중앙데일리

Health ministry scales back measures in schools for flu

Sept 19,2009
Japanese tourists wearing surgical masks arrive at Incheon International Airport yesterday. Airline and travel agencies believe there will be a surge in the number of Japanese tourists visiting Korea as Japan will have its “silver” week from Sept. 19 to 23. [YONHAP]
The Education Ministry yesterday eased rules on schools for coping with students and A(H1N1) flu, saying preventive measures at schools are meaningless now that the virus has spread across the country.

Starting yesterday, the ministry will no longer force elementary, middle and high schools with at least one student infected with the new flu to shut down temporarily, and only patients will be prohibited from attending school.

In addition, the ministry will lift a measure requiring students returning from overseas to stay at home for seven days before returning to school. Only those showing suspicious symptoms will be asked to stay away.

The ministry launched a series of flu-related measures at schools in late August just before the new semester began.

“When the schools are shut down, students don’t just stay home. They hang around in noraebang and game rooms, which raises the chance of infections,” said Park Hee-geun, an official in the department for student health in the Education Ministry.

But students’ temperatures will still be taken at school gates every morning, he added.

Meanwhile, an 81-year-old woman from South Jeolla died of complications from A(H1N1) influenza, bringing the nation’s death toll to nine. She was confirmed as a flu patient on Aug. 3. A day earlier, a high school student in Daejeon fell into serious condition, said the Health Ministry, becoming the first teenage flu patient in Korea to be taken into intensive care.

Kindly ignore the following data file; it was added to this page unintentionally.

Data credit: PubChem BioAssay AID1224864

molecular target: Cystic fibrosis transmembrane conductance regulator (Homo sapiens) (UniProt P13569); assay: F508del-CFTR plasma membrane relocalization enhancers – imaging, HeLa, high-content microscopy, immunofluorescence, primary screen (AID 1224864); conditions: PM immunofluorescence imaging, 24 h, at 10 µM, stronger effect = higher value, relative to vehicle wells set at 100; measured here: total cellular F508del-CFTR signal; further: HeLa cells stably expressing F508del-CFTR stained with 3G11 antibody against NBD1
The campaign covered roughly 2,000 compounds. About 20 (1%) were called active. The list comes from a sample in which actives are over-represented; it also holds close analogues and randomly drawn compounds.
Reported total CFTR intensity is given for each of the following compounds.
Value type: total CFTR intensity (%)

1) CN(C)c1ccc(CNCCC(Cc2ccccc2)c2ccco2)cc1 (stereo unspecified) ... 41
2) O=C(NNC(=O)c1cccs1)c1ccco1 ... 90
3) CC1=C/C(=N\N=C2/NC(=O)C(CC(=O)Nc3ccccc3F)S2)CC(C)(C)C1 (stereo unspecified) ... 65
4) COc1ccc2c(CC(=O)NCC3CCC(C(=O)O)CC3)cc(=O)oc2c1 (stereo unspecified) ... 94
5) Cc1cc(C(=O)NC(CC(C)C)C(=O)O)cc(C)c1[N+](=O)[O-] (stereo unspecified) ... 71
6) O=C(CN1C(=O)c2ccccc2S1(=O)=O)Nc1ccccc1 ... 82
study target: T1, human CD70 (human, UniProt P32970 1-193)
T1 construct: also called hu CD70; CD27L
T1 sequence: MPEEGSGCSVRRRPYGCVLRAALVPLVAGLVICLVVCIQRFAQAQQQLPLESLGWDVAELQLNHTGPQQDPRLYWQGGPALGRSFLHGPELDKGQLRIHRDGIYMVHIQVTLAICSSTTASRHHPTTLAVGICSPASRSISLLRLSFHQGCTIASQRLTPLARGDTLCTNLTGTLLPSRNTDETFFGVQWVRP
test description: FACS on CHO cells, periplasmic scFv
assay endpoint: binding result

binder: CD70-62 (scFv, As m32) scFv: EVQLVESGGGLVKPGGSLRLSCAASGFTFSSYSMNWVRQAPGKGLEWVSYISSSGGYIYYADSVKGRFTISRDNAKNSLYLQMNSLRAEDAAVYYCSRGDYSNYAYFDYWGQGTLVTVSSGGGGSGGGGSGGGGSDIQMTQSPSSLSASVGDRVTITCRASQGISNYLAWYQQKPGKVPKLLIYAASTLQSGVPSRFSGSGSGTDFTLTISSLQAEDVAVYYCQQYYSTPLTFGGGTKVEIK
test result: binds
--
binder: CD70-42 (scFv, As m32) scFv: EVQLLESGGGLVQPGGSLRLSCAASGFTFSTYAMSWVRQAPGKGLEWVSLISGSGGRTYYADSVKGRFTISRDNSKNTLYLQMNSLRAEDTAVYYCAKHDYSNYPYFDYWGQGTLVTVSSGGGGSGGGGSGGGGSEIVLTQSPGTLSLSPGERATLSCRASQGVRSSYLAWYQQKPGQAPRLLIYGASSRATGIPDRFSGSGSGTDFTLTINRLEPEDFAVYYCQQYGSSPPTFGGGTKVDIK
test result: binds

The teenager has a development disorder, and the ministry has decided to include people with certain kinds of disabilities in the “high-risk” category for A(H1N1) treatment. The high-risk classification includes senior citizens, babies and people with chronic diseases.

Also, the Korea Food and Drug Administration yesterday warned against some food and drug products promoted as effective against the new flu. The agency, which is under the Health Ministry, said only four food ingredients - ginseng, red ginseng, aloe vera and shark liver oil - can be advertised as enhancing the immune system. The agency said even those four materials cannot be 100 percent reliable.

“Prevention and treatment of a specific disease belongs to medicine. Just because a food material has been recognized as effective, promoting it as a means of preventing A(H1N1) flu is against the law,” said a KFDA spokesman.


By Seo Ji-eun [spring@joongang.co.kr]








dictionary dictionary | 프린트 메일로보내기 내블로그에 저장